Splitted Turkey

On May 29 Turkey celebrated one of the key dates in its history – the 569th anniversary of the sizing of Constantinople by the Ottomans, which marked the victory in the centuries-long confrontation with the Byzantine Empire. Dates of great victories are always a factor in uniting the people, but this event was also marked by political quarrels.

The official celebration took place at the inactive Istanbul Atatürk Airport, where the country’s president Recep Erdoğan delivered his speech. He was accompanied by his allies in the People’s Alliance – the leader of the Nationalist Action Party Devlet Bahçeli and the leader of the Great Unity Party Mustafa Destici.

Neither Istanbul Mayor Ekrem İmamoğlu nor other municipality officials, who seemingly have a direct connection to Turkey’s second capital, were invited to the celebration.

And it is clear why: During the scandalous 2019 elections, the opposition Republican People’s Party seized control of Istanbul, and the Turkish authorities are waging a life-or-death war with İmamoğlu. After all, Istanbul is a special place, and the post of head of the municipality can be a “springboard” to climb to the very top of the Turkish political Olympus, as once happened to Erdoğan himself.

The place for the official celebrations was also chosen as a landmark. The Istanbul Atatürk Airport, inactive since 2019, has become yet another point of Turkish domestic political confrontation. After the opening of Istanbul’s new airport, the former air harbor was no longer needed, and Erdoğan proposed that the largest park in the country, the National Garden, be built there. The opposition torpedoed the initiative, as it does with any other initiatives of the Turkish president.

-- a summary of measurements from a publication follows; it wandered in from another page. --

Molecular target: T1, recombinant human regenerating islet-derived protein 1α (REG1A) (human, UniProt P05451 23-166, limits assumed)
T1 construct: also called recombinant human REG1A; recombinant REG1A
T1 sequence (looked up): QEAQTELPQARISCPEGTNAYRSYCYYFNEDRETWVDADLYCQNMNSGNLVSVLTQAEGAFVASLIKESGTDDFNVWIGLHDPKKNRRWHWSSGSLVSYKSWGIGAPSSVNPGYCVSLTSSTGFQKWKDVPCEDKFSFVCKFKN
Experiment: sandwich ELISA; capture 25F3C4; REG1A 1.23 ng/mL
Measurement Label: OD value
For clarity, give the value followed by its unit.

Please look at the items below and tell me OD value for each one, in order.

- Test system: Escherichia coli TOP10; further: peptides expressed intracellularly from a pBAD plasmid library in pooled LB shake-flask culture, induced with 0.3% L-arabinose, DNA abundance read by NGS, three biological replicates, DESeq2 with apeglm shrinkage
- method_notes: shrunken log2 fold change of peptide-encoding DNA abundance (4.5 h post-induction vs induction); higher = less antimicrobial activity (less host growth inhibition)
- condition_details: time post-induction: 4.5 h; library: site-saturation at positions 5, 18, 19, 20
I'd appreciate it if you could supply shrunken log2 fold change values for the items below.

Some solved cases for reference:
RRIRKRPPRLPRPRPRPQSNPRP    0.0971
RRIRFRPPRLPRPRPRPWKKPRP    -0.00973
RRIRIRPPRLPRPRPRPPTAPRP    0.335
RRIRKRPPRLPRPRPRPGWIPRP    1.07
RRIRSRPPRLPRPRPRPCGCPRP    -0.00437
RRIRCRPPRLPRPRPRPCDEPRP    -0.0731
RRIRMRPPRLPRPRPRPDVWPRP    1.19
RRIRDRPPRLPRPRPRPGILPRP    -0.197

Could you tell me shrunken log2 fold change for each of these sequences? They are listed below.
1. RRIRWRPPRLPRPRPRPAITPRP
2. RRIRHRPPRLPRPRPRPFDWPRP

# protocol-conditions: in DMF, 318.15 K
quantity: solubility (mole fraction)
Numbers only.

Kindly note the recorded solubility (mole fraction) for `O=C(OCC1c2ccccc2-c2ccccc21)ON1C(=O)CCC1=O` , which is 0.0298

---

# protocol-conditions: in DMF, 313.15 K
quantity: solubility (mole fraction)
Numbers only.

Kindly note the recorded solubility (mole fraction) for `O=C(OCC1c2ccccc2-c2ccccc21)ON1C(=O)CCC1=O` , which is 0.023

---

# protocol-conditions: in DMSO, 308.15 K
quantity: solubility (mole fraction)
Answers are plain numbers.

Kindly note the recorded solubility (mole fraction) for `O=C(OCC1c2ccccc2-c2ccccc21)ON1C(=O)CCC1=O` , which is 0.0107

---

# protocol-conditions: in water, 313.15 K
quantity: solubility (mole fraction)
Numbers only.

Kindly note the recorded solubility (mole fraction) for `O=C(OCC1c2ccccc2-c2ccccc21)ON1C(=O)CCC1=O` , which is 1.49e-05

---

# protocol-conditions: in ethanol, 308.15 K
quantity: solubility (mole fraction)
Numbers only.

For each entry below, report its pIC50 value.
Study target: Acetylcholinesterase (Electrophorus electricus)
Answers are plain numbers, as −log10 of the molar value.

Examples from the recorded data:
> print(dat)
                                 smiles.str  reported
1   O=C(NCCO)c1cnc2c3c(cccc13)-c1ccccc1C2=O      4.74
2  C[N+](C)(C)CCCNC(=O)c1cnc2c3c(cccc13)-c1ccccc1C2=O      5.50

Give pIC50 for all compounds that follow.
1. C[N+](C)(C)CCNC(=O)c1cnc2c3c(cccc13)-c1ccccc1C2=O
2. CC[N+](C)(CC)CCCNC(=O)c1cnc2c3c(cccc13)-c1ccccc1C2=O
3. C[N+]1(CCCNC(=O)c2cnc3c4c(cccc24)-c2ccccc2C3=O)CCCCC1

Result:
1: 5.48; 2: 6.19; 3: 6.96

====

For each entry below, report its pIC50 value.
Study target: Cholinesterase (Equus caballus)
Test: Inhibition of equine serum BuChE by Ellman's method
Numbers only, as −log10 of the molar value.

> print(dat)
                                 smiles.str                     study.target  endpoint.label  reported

Erdoğan devoted half of his speech to cursing the opposition. İmamoğlu did the same to the authorities, congratulating the citizens on the 569th anniversary of the sizing of Constantinople. Such curses surprise no one, though; they have become a norm in Turkish political life.

These are all signs of a deep split in Turkish society, with half supporting the current government and the other half the opposition. Erdoğan and his allies represent a conservative Turkey that seeks Islamization and Turkization, while the opposition, to simplify and omit various caveats, represents a “European” Turkey moving in the wake of a postmodern West increasingly incompatible with any kind of conservatism.

And the further one goes, the more acute the conflict between these two Turkeys becomes.

In recent years, many have noticed the increased activity and aggressiveness of Turkish international policy. These include claims on the Great Turan, ambitious attempts to become the leader of the Islamic world, and military campaigns abroad. Can Turkey fully develop under conditions of such a sharp internal political conflict? The answer is obvious. And it is already clear that the 2023 elections will be fateful for Turkey and the Turkish people.

Translated from https://t.me/shotday/309

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